"Cold Takes" is a column in which we express our passionate beliefs about insignificant events and Internet discourses at least several months too late.
When people think of soap operas, what commonly comes to mind are longstanding institutions such as Guiding Light, The Young and the Restless, All My Children, or General Hospital. However, one of the best soaps of the 21st Century —don't argue with me on this— was Passions, a short-lived cult classic with a strong teen fan base that was on television from 1999 to 2008.
Like most soaps, Passions leaned into the dramatics —long-lost children, family secrets, evil siblings, and forbidden loves galore— constantly reinventing itself to keep storylines fresh and their core audiences rapt. However, what made Passions so great was that so much of its construction was centered around campy supernatural plotlines, largely driven by the character Tabitha Lenox, a witch with a quick wit to match. It was this commitment to camp and the occult that was the true spirit (no pun intended) of the show and brought a level of sensationalism to the series that excited the fan base beyond the typical soap opera programming.
Tabitha Lenox was introduced early on in the show’s run as a villain to the longstanding families of the coastal New England town of Harmony, having sworn an oath to exact vengeance on the descendants of its early settlers after being burned at the stake in the colonial days. What ensued were a series of delicious hijinks against the town and its families, with Tabitha colluding with literal dark forces in her basement to wreak havoc to the best of her ability, frequently clashing with the potential force of pure good, Charity Standish. With the assistance of her companion Timmy, an animated doll who desires to be a real boy and serves as her moral center, and a crystal ball to give her insight into the goings-on of the entire town, Tabitha played equal parts Greek chorus to the quaint neighborhood’s conflicts, as well as an arbiter of chaos in the mortals’ lives throughout most of the series.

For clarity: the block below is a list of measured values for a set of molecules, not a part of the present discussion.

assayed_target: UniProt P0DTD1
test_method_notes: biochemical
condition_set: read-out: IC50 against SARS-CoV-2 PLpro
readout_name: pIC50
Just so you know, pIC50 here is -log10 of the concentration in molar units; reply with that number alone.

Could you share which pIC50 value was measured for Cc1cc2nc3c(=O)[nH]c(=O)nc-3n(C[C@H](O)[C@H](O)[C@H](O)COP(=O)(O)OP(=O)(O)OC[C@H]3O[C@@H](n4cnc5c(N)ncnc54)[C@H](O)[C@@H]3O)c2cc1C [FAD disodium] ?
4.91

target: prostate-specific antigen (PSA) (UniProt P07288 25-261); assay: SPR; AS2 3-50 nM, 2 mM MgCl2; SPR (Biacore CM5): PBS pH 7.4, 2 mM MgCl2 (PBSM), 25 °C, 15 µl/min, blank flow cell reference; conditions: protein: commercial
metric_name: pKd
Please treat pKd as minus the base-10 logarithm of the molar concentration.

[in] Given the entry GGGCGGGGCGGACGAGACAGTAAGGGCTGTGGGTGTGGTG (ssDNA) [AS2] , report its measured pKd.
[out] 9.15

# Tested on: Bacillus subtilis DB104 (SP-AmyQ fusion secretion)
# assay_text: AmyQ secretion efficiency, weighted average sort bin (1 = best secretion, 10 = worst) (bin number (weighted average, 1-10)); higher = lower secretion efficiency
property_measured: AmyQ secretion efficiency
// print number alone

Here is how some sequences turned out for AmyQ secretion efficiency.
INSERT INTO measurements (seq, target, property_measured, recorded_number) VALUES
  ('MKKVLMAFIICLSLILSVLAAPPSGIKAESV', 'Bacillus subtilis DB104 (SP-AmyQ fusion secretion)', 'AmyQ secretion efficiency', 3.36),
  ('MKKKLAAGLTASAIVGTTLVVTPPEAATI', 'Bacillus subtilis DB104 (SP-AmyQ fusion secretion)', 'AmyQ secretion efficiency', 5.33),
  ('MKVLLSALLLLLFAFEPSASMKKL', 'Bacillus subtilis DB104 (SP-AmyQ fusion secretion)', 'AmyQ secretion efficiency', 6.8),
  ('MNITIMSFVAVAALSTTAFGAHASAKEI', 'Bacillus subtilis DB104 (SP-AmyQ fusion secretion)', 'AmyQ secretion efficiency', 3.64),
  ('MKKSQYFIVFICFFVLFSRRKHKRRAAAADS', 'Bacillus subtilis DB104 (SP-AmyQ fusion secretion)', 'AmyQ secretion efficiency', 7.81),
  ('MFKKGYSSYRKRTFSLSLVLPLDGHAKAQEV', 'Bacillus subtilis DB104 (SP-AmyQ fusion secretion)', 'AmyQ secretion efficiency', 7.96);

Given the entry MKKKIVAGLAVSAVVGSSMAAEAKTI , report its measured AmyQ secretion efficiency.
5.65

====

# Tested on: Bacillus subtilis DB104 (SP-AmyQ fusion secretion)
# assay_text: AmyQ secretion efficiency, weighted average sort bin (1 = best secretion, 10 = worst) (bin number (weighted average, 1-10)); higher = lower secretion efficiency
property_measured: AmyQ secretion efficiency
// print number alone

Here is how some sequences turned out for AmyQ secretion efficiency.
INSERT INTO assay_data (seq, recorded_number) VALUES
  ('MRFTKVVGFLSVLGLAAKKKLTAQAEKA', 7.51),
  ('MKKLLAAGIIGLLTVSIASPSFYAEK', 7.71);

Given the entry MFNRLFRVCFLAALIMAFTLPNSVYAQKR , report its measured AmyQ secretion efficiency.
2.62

Tabitha’s scheming had a combination of bizarre, harebrained devilishness and pop-culture relevance that drew from Bewitched to Carrie to Wicked, making for stirringly absurd attempts at conflict that were outside the bounds of the typical soap opera. Instead of seducing someone’s lover, she attempted to burn someone at the stake, charm someone with evil pendants, or turn them evil altogether —all par for the course for a witch who claims responsibility for the sinking of the Titanic. Her plots for increasingly escalating levels of cacophony while sipping “martimmys” were constantly comically foiled, but there was always a new caper just around the corner with just the right combination of sinister and slapstick to keep the audience on their toes.
With all that said: It would be unfair to consider Tabitha 100 percent evil. Her existence as a villain was largely lashed out as a vehicle of being outcast by the community she called home —an understandable if not, melodramatic reaction to being persecuted in a time of moral panic. As the show progressed and she developed more familial and lasting connections with other characters, her complete rejection of all things “good”, both magical and non-magical became more tenuous over time. She became a single mother and took in a fellow single mother, Kay Bennett, while they raised their children together –while not without a few fits and starts; at one point in a burst of fury, Tabitha turned Kay into a dog. At the end of the show, her arc as a heel comes full circle as she fully embraces the forces of good and saves the town of Harmony, casting aside the longstanding grudge she’d held in favor of a new future.
Passions certainly had all the trappings of a standard soap –beautiful men and women and the angsty dynastical romances that come with it – but the true storyline of the show was the redemption story of a formerly evil witch who was finally embraced by a hometown who had long rejected her. Tabitha’s complicated arc of love, reclusion, and magic, immortalized through a neverending series of escapades made the show a classic treasure for many of its fans.